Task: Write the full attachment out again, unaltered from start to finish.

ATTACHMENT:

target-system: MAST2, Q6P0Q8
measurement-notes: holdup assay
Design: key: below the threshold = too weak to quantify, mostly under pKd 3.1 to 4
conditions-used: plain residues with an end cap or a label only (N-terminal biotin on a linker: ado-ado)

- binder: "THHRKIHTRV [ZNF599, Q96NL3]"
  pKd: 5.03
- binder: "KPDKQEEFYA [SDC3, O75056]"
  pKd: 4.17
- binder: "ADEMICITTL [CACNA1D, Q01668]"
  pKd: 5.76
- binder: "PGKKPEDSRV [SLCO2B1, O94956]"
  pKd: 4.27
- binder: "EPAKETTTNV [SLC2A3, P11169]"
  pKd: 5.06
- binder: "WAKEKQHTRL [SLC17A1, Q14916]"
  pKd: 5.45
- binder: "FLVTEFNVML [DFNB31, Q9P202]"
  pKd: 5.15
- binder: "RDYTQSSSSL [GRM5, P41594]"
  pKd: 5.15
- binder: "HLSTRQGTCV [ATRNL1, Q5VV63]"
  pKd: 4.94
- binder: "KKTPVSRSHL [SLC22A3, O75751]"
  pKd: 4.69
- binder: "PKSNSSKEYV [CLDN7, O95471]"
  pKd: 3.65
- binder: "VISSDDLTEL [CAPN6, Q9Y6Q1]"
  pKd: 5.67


target-system: MAST2, Q6P0Q8
measurement-notes: holdup assay
Design: key: below the threshold = too weak to quantify, mostly under pKd 3.1 to 4
conditions-used: plain residues with an end cap or a label only (N-terminal biotin on a linker: ado-ado)

- binder: "THHRKIHTRV [ZNF599, Q96NL3]"
  pKd: 5.03
- binder: "KPDKQEEFYA [SDC3, O75056]"
  pKd: 4.17
- binder: "ADEMICITTL [CACNA1D, Q01668]"
  pKd: 5.76
- binder: "PGKKPEDSRV [SLCO2B1, O94956]"
  pKd: 4.27
- binder: "EPAKETTTNV [SLC2A3, P11169]"
  pKd: 5.06
- binder: "WAKEKQHTRL [SLC17A1, Q14916]"
  pKd: 5.45
- binder: "FLVTEFNVML [DFNB31, Q9P202]"
  pKd: 5.15
- binder: "RDYTQSSSSL [GRM5, P41594]"
  pKd: 5.15
- binder: "HLSTRQGTCV [ATRNL1, Q5VV63]"
  pKd: 4.94
- binder: "KKTPVSRSHL [SLC22A3, O75751]"
  pKd: 4.69
- binder: "PKSNSSKEYV [CLDN7, O95471]"
  pKd: 3.65
- binder: "VISSDDLTEL [CAPN6, Q9Y6Q1]"
  pKd: 5.67